Board composition is an increasingly important issue for public companies. SEC rules and stock exchange listing standards impose certain requirements for board and committee composition. At the same time, public companies are under increasing pressure from regulators, investors and other stakeholders to ensure their boards are sufficiently diverse and have directors with the right skill sets.
New York Stock Exchange (NYSE) and National Association of Securities Dealers Automatic Quotation System (NASDAQ) listing standards require that independent directors compose a majority of the board. According to the NYSE, an "independent director" is one who, as affirmatively determined by the board, has no "material relationship" with the company, "either directly or as a partner, shareholder or officer of an organization that has a relationship with the company."
In addition, the exchange listing standards contain requirements for certain board committees. For example, the audit committee should consist of at least three directors, all of whom are independent. In addition, each audit committee member should have a certain level of financial sophistication and at least one member should be a "financial expert."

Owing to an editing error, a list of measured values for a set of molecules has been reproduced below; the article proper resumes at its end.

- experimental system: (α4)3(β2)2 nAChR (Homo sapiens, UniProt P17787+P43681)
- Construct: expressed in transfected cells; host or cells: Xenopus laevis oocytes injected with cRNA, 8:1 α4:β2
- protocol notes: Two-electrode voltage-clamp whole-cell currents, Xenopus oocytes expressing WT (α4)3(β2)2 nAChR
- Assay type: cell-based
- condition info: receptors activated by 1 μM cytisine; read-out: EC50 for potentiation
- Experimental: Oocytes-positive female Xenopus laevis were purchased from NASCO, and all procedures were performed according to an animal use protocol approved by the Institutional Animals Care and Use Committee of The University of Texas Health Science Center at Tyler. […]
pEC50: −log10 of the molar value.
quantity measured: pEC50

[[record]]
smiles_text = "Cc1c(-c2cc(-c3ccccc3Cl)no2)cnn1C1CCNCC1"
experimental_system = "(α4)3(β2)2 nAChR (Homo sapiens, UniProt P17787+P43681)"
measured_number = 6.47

Similarly, a board's compensation and nominating/corporate governance committees should be composed only of independent directors.
In evaluating board composition, consider diversity and director skill sets. Recently, both the SEC and some institutional investors have called for greater gender and racial diversity in the boardroom. And investors of all types have expressed a strong interest in directors' skills and experience.
According to the National Association of Corporate Directors' 2014-2015 Public Company Governance Survey, the most important types of experience for director recruitment are specific industry experience, finance, leadership, diversity and strategy development. Information technology is lower on the list, but it may grow in importance as boards become more involved in overseeing cybersecurity.
Personal qualities are also an important consideration. For example, many companies seek directors who exhibit characteristics such as integrity, intellectual curiosity and a willingness to challenge management when appropriate.
Director tenure is also becoming increasingly important. Many institutional investors believe that long-term board service has a negative impact on director independence and may hamper efforts to increase board diversity. Some have even incorporated tenure issues into their voting policies. And proxy advisory firm Institutional Shareholder Services (ISS) has solicited comments on whether it should revise its director voting policy to include tenure considerations.
Composing Your Board
As you evaluate the composition of your board, consider the factors discussed above. You should tailor your director qualifications to your company's specific characteristics, strategies and needs.